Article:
Stephen Kelman's debut novel and Booker prize longlister
Even before Stephen Kelman’s debut novel, Pigeon English, was published, it had generated a lot of attention for (need this be repeated?)being plucked out of “a literary agency’s slush pile”, sparking a “bidding war” and being eventually bought for “a high six-figure sum”.
Since its debut earlier this year and its recent inclusion on this year’s Booker Prize longlist, reactions have only intensified. This is part due to the fact that it addresses that bothersome issue of child gangs and knife crime that has recently plagued the UK’s inner cities; part due to the proliferation of the “child protagonist” genre made popular by books such as Mark Haddon’s The Curious Incident of The Dog In The Night Time and Emma Donoghue’s The Room; and also because of widely divergent views on whether it deserved all the pre-publication hype that it enjoyed.
The novel, by chronicling the experiences of its 11-year-old protagonist, Harrison ‘Harri’ Opoku, a Ghanaian boy newly arrived in London, tackles themes that are relevant to today’s urban society. In the words of Benjamin Evans of The Telegraph UK, it is “a novel that is close to understanding why children are murdering other children on our streets.”
The Guardian’s Alex Clark sees it as a novel that passes a strong message about how it is “the lot of most children to see more than the adults in their lives”, and conversely how absent and self absorbed adulthood and its many distractions can render us. Its great achievement, many will say, is de-isolating urban crime and installing it in a place where ethics and iniquity, love and hate coexist: the real world.
Less favourable reviews have a gripe with certain elements of Pigeon English. To some, the 11-year-old perspective and voice of Harri appear “faux-naif”. For many others, it is the overly eloquent addresses by Harri’s guardian pigeon that rankle. A few more insist that the appeal of the young person’s perspective is wearing thin, and Pigeon English is effectively just another The Curious Incident (down to the amateurish murder investigations).
There is however an important demographic from whom feedback on the novel has been lacking: the African immigrant reader that Harri represents. Important because it takes a bit more to win them over – they start the novel most probably taken aback by the prospect of being depicted by a white man.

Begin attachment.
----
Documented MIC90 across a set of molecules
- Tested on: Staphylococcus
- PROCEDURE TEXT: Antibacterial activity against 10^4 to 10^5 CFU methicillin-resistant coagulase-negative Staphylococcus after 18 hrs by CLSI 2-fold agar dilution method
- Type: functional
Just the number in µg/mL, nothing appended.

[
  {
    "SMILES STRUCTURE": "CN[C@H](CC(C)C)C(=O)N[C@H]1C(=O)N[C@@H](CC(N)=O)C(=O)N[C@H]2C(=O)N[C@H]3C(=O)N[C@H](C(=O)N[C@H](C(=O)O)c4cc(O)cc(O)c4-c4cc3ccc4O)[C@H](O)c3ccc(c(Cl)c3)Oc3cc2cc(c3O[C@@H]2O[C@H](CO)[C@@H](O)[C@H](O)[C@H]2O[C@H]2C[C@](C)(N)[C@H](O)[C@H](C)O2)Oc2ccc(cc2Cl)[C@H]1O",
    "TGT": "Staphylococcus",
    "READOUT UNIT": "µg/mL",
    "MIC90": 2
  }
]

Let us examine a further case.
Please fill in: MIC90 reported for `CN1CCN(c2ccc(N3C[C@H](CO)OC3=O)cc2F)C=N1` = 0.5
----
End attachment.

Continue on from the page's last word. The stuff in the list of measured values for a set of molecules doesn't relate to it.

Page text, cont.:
David Njoku, a Nigerian writer, and winner of the 1995 BBC short story prize, admits: “I came to Pigeon English with a lot of baggage: What gives this white man the right to tell our story? We Africans harbour a secret suspicion that (whites) do not truly regard us as equals. At the end of every expression of respect or admiration – or even of polite greeting – we hear an unspoken snigger, as if we are secretly being made fun of.”
Another reason why the African reader’s critique is vital to discussions on Pigeon English is that they know what it feels like to be Harri- thrown into the deep end of a new culture. Also, Kelman adopts African beliefs, sensibilities and patois; and the book is, to a large extent, a fictional adaptation of the story of a real life individual, the Nigerian boy, Damilola Taylor.
Stephen Kelman explains his reasons for introducing slight distinctions between Harri and Damilola Taylor: “I didn’t want to make the parallels between my fictional story and real events too close.” What informed his choice of a Ghanaian protagonist was among others, the fact that “there is a growing presence of Ghanaian immigrants in the area in which I lived during the writing of the book, and I was able to draw on that for inspiration.”
It must have been a useful resource for a writer who has never visited Africa, but yet had a “story that won’t stop nagging” to tell about Africans, to have neighbours who call scary things “hutious”, admonish each other to “advise yourself” and tease their friends as being “dey touch”. But the major consideration was access to the character: “Ghanaians (and Nigerians) share a West African sensibility that is similar in some ways, a colonial past and English as a second language.”